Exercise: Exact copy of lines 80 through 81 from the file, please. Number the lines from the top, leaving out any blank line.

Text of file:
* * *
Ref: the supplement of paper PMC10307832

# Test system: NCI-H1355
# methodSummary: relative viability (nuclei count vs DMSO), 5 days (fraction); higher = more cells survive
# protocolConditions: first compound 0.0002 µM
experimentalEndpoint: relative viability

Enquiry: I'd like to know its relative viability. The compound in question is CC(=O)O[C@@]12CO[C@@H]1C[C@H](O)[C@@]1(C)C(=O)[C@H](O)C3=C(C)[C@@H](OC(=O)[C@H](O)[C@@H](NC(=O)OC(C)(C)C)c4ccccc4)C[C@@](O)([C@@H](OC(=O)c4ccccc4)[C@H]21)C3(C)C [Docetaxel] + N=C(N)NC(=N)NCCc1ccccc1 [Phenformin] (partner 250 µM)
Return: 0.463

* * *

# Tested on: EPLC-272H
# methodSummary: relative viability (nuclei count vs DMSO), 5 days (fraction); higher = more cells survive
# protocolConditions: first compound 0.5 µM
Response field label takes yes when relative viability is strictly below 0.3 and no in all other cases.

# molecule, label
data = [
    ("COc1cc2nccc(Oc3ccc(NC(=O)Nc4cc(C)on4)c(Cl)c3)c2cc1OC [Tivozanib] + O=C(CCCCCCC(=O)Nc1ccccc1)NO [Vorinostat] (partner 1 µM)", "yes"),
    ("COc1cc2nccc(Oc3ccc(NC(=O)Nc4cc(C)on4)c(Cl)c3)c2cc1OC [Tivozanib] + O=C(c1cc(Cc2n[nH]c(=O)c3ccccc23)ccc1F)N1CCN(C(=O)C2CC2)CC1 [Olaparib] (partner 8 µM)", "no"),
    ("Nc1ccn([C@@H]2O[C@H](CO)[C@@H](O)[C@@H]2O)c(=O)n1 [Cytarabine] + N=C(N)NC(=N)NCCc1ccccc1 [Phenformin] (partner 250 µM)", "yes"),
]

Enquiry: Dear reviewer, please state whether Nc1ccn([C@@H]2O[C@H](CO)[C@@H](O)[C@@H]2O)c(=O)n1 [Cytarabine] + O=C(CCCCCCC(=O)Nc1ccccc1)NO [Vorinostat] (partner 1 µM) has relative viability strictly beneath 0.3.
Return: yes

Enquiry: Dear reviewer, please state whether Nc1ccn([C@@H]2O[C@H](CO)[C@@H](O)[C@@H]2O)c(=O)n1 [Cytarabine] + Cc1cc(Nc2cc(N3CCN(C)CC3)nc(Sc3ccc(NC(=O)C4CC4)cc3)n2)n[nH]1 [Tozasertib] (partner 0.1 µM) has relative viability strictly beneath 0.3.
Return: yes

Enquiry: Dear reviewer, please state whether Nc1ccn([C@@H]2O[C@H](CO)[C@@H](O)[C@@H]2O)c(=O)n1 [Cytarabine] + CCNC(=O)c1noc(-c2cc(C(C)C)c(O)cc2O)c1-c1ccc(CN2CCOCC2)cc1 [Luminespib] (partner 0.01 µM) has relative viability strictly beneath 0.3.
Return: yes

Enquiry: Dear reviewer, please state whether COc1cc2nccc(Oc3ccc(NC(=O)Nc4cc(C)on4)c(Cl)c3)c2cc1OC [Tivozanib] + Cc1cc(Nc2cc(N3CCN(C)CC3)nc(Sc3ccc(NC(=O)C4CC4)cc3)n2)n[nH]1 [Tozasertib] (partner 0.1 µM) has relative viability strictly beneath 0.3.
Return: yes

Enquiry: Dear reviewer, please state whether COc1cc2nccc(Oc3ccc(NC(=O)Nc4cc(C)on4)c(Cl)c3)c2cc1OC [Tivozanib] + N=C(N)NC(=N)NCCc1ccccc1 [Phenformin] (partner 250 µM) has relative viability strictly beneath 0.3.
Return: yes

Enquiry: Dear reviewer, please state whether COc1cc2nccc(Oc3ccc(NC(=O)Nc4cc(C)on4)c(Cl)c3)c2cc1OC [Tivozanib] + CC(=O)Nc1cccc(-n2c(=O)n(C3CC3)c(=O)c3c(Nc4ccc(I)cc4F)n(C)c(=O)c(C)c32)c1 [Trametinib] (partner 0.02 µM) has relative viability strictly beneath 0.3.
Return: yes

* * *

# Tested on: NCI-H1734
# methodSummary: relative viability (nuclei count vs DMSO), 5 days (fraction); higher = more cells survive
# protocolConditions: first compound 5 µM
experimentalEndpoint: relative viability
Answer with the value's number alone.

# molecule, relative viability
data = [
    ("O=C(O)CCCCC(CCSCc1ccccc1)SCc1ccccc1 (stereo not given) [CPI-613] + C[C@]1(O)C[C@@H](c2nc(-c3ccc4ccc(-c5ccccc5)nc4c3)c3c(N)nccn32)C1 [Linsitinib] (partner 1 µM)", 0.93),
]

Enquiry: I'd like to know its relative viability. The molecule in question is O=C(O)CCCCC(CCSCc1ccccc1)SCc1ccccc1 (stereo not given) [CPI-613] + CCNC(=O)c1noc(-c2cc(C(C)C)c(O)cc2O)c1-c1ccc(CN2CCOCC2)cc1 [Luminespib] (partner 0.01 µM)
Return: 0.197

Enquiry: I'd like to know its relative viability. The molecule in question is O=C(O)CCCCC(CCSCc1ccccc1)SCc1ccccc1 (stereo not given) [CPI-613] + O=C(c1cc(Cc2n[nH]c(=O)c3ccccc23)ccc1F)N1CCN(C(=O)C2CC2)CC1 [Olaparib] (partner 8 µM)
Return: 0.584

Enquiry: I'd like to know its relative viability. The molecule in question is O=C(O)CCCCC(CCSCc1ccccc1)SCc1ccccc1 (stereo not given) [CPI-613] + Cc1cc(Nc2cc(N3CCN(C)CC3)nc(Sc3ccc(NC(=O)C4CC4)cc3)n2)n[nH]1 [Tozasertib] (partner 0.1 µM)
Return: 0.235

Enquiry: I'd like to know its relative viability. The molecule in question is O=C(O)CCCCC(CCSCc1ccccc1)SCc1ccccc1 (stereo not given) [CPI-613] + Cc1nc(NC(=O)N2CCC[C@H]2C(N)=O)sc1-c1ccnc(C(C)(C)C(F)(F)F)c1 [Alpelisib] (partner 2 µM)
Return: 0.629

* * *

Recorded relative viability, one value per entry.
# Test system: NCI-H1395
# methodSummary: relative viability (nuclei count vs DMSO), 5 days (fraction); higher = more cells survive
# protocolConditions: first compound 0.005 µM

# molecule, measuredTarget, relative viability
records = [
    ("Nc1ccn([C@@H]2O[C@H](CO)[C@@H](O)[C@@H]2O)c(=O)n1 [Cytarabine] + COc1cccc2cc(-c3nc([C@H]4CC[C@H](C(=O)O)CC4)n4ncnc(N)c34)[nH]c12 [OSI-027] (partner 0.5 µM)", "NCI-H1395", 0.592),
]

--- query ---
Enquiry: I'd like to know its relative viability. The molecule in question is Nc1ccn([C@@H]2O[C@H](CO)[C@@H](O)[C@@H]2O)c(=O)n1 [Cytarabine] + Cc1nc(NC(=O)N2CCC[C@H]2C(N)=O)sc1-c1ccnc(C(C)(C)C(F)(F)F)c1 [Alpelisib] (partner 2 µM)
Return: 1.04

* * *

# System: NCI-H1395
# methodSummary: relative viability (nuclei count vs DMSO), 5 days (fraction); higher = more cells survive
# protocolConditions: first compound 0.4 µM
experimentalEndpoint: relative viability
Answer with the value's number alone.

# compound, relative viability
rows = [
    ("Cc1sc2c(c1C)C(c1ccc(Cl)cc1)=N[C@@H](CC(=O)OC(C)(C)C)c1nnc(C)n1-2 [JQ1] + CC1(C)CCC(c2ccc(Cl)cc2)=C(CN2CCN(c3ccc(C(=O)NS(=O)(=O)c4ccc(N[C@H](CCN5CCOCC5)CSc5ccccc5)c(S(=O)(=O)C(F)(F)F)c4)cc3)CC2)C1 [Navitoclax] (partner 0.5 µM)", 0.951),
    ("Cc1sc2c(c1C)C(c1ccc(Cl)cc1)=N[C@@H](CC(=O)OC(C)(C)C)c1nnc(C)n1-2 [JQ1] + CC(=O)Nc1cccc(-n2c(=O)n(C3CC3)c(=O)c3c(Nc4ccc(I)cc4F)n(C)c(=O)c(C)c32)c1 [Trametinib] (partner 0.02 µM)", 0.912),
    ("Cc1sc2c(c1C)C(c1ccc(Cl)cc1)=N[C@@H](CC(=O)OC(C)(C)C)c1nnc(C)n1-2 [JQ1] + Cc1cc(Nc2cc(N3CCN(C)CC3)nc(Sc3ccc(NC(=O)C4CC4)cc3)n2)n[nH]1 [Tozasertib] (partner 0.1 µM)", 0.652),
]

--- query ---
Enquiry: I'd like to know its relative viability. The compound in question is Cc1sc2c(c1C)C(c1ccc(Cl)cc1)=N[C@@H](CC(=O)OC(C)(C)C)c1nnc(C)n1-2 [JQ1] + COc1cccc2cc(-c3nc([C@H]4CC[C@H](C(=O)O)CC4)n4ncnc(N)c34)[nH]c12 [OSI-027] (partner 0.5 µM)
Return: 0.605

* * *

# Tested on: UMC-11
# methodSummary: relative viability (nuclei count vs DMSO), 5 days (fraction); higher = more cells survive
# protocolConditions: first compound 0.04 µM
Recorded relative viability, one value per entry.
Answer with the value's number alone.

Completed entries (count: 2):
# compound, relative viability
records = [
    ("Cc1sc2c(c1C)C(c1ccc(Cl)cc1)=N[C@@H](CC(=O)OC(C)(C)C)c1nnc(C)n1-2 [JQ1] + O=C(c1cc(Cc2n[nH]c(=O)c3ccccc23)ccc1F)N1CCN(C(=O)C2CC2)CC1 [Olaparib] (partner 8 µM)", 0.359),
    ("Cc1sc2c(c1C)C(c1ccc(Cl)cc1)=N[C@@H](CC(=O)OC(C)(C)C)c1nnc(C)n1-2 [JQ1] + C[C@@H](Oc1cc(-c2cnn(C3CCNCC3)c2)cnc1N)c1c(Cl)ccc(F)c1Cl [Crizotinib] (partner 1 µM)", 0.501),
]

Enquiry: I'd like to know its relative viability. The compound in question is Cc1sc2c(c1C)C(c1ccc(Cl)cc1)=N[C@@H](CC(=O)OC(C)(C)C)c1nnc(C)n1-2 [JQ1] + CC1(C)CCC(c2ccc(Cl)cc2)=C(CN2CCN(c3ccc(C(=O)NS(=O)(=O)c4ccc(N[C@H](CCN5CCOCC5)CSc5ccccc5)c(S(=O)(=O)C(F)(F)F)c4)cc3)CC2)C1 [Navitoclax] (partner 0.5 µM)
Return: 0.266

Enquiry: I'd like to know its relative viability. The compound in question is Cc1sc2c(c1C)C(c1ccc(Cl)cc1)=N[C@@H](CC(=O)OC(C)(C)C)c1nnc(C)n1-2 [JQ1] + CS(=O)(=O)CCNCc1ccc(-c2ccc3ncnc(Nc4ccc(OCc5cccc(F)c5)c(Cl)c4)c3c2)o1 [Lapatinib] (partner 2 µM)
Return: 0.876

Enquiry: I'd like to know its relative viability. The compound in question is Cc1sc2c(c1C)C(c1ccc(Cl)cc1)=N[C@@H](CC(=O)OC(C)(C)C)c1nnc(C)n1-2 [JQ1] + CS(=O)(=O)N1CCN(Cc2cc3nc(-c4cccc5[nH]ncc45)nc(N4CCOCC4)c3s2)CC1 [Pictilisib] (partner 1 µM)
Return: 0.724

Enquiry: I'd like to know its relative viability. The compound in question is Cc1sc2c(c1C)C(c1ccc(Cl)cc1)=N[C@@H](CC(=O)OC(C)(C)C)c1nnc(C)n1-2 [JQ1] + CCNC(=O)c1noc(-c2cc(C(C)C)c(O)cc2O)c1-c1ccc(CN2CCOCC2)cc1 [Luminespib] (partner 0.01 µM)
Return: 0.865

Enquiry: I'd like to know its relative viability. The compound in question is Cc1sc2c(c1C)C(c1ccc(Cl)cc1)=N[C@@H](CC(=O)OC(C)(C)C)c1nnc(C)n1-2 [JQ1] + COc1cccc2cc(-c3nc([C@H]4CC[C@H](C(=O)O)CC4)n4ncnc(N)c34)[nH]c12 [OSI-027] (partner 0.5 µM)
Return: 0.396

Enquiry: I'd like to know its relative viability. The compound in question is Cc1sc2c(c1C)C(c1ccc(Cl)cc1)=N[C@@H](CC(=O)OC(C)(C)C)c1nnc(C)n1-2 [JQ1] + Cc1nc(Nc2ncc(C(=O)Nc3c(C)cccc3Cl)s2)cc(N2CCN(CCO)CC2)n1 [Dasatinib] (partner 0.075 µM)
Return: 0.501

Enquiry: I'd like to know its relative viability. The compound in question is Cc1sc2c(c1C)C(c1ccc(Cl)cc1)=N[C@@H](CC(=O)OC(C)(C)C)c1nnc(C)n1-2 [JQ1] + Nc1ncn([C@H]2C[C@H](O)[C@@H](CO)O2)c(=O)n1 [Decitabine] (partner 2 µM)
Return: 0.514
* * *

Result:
Recorded relative viability, one value per entry.
Answer with the value's number alone.